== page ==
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home : columns : dr. k June 28, 2016

   
9/9/2013 12:48:00 PM
Dr. K for Sept. 9, 2013
SSRIS are considered safe for long-term use

DEAR DOCTOR K: I have been taking an SSRI for years for chronic anxiety. Are there side effects of long-term SSRI use?

DEAR READER: All medicines can have side effects, and SSRIs are no exception. But like most medicines, SSRIs do more good than harm.

What are SSRIs? The full name is selective serotonin reuptake inhibitors (SSRIs). They were created to treat depression, but they also have been a first choice treatment for anxiety disorders since the 1990s. Popular SSRIs include citalopram (Celexa), escitalopram (Lexapro), fluoxetine (Prozac), fluvoxamine (Luvox), paroxetine (Paxil) and sertraline (Zoloft).

SSRIs target the natural brain chemical called serotonin. Serotonin is a neurotransmitter that affects anxiety and mood. A neurotransmitter is a chemical that travels from one nerve cell to another. Basically, neurotransmitters are the way nerve cells talk to each other.

Between one nerve cell and another there is a small space. One cell releases a neurotransmitter into that space; the neurotransmitter travels like a boat across a pond and locks onto a structure on the other cell. The structure is called a receptor. When serotonin released by one cell travels to another cell and locks onto its receptor, one cell has "talked" to another.

SSRIs cause more serotonin signals to travel from one brain cell to another. As a result, SSRIs amplify the effects of serotonin on mood and anxiety. SSRIs may indirectly influence other neurotransmitters that also play a role in anxiety. These include norepinephrine and dopamine.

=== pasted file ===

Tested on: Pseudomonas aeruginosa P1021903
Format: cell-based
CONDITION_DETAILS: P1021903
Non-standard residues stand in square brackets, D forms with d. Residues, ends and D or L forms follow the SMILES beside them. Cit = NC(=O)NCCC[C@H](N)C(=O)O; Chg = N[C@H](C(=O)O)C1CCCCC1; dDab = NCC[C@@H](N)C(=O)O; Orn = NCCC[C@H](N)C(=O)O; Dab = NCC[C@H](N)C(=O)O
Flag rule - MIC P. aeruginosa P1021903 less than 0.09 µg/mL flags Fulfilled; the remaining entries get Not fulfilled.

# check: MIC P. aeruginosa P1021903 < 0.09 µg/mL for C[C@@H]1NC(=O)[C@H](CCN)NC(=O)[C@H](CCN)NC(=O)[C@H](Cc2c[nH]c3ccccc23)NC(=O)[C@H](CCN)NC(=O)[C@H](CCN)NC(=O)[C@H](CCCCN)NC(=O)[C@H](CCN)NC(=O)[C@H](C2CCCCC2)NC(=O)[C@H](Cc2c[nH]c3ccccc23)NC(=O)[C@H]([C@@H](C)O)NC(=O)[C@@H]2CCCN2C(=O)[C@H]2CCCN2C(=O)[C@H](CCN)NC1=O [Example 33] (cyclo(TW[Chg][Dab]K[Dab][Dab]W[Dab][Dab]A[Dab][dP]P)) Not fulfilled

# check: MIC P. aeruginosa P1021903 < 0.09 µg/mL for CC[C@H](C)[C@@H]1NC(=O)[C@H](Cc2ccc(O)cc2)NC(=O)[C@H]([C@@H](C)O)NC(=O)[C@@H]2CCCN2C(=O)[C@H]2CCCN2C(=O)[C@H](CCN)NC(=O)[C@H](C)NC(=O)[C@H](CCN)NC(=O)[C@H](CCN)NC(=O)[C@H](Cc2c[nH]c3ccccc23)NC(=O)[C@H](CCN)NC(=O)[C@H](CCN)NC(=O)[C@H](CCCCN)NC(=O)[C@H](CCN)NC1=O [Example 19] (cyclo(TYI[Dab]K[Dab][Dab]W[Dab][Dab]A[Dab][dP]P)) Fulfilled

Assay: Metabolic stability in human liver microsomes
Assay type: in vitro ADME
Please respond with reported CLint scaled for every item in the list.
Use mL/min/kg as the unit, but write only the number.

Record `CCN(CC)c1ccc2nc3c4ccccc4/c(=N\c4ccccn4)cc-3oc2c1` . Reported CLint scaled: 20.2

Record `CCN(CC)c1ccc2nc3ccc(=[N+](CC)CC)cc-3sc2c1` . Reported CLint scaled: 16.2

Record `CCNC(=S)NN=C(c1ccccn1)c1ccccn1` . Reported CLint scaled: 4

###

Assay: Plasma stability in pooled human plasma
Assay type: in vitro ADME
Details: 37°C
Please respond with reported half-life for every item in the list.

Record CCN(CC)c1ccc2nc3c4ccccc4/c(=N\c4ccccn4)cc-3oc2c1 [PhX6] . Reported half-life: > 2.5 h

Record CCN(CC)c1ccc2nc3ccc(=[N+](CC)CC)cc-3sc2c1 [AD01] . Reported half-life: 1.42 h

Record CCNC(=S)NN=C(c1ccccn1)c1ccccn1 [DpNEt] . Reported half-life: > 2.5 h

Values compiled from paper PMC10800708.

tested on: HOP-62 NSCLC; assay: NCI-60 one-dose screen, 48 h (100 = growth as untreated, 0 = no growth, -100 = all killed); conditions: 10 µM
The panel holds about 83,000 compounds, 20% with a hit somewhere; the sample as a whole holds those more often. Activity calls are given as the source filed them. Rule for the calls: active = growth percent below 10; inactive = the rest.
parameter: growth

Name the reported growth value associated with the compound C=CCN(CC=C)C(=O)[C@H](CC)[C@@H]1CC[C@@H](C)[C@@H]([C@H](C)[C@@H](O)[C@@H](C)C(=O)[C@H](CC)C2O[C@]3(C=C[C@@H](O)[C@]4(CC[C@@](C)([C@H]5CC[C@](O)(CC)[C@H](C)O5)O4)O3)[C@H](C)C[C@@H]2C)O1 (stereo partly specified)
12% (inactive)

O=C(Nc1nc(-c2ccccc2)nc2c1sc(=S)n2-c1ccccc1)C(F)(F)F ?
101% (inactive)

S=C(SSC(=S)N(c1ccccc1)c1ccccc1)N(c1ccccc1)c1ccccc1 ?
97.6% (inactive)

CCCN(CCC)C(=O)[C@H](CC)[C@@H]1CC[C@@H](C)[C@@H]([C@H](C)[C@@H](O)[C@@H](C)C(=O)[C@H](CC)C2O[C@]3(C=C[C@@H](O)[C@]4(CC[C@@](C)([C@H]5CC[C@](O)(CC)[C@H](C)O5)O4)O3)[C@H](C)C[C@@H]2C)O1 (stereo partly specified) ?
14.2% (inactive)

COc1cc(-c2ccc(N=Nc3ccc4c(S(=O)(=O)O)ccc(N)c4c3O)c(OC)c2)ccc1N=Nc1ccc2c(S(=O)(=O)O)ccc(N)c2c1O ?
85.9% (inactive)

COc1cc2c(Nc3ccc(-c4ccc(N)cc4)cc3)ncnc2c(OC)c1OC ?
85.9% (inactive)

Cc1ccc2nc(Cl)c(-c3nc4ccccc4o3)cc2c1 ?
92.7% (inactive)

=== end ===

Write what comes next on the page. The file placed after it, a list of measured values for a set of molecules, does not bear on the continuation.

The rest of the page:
SSRIs are generally safe drugs. A big reason they're popular -- with doctors and patients -- is that they have fewer and less severe side effects than older anxiety medications.

The side effects of SSRIs that some people experience include insomnia, rashes, headaches, joint and muscle pain, stomach upset, nausea and diarrhea. SSRIs also can diminish sexual desire, performance and satisfaction. In some people, they do all three.

SSRIs can also have dangerous interactions with some other medicines. The most important is an increased risk of bleeding in people who also are using blood-thinning medicines. Blood thinners include aspirin, nonsteroidal anti-inflammatory drugs (NSAIDs) and warfarin.

Very rarely, people taking SSRIs can develop a serious condition called serotonin syndrome. The symptoms include fever, rapid heartbeat, dilated pupils, agitation, confusion and even coma. I've never seen this rare but serious side effect.

Finally, the Food and Drug Administration warns that in children, teens and young adults, SSRIs may increase thoughts of suicide and suicidal attempts. But if you've already been taking an SSRI for many years and have not had such thoughts, then you probably are at no higher risk of having them in the future.

If you have side effects from the SSRI you take, talk to your doctor. Sometimes a person will have a particular side effect from one type of SSRI but not from another.

(Dr. Komaroff is a physician and professor at Harvard Medical School. To send questions, go to AskDoctorK.com, or write: Ask Doctor K, 10 Shattuck St., Second Floor, Boston, MA 02115.)


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